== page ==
Communities in developing nations are often a vital part of creating a global circular economy where discarded or used items are repurposed to be recycled and sold. But sometimes working conditions are not ideal for workers and their family members.
During Circularity 21 last week, Work Executive Director Vivien Luk led a conversation with experts in community recycling and circular economies to discuss why large companies and organizations should learn to work with communities that collect and repurpose waste to improve working conditions and foster innovation.
Luk used First Mile, an initiative between Work and its sister company Thread, as an example of the importance of partnering with waste collecting communities to increase volume and opportunities for both the company and the workers who collect and repurpose the waste.
“First Mile is our initiative to work in waste collection communities to address transparency and traceability of waste supply chains by putting together programming to ensure remediation strategies," she said. "[We are] ensuring that there's dignity and quality and equity in those waste supply chains."
Richardson Antoine, impact manager at First Mile, explained that in order for both parties to benefit from working together, both parties need to work within a structure that is fair and supports everyone’s needs. Organizations such as First Mile provide connections between companies worldwide and plastics collecting communities around the world to create textiles out of recycled plastic.
[We] ensure that their livelihoods are being improved by way of the waste collection strategy. There’s a lot of the things that we see that are human rights issues — forced labor child labor, unsafe working conditions, etc.
"We make sure that the collector has the mentor that they need," he said. "The coalition is all over the world, so it’s difficult for everyone to work together — we [First Mile] make sure that all the stakeholders and all the people who are working hard get all they need day by day so that they can make their work better."
Knowing the communities’ needs
Luk emphasized the need for partnering corporations and organizations to understand the collection communities and to assess based on the individual needs of each group before intervening.
"[We] ensure that their livelihoods are being improved by way of the waste collection strategy,” she said. "There’s a lot of the things that we see that are human rights issues — forced labor child labor, unsafe working conditions, etc."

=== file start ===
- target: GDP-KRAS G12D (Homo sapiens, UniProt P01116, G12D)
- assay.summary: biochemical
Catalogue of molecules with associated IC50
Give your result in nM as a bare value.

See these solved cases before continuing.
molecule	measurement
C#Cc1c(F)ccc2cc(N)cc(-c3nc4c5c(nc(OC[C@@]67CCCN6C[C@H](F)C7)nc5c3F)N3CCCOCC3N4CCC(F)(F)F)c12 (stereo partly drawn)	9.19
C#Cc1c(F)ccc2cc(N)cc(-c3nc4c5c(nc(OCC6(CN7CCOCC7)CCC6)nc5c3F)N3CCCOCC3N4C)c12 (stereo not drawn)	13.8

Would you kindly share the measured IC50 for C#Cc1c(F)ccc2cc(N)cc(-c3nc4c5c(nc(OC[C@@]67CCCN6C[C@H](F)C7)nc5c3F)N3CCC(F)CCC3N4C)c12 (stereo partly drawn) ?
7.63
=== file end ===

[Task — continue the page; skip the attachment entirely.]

Adwoa Coleman, country manager for Ghana at Dow, agreed and explained that some communities needed to work in or near landfills to find materials to repurpose or resell, and other communities had to work through the pandemic in order to have an income. She stressed that it was the job of the partnering business or organization to learn about the factors affecting waste collectors before creating an action plan.
"As a partner, you shouldn't step in to try to change the way that they work — understand what their gaps are. Sometimes it's as simple as [giving] personal protective equipment," she said. "Sometimes it's [providing them with] support to actually move up in the value chain. Some of them have interest in moving from waste collecting to being aggregators themselves."
Repurposing for a brighter future
All of the panel participants felt that once given the right support, communities that repurpose and recycle waste could flourish and help create new forms of innovation for a circular economy. Antoine recalled how some collectors in Haiti that he worked with several years ago didn’t want to recycle certain bottles because they weren’t worth anything on the local market. First Mile saw the situation as an opportunity to use connections to find a market for the materials.
"Our partner [company] came in and they started to purchase these bottles, and then they doubled the price of these bottles," he said. "The collectors were able to make more money to take care of their families."
He noted that larger organizations and corporations that partner with waste collecting communities should strive for similar results — where the company engages in a sustainable practice but allows the waste collectors to meet their personal and financial needs.
"This is an example of the kind of partnership that is needed — having companies that really want to invest in the work of collectors… This is the only way that we can find justice for these people ... to make sure that we still have people support them... to put food on the table and move forward," he said.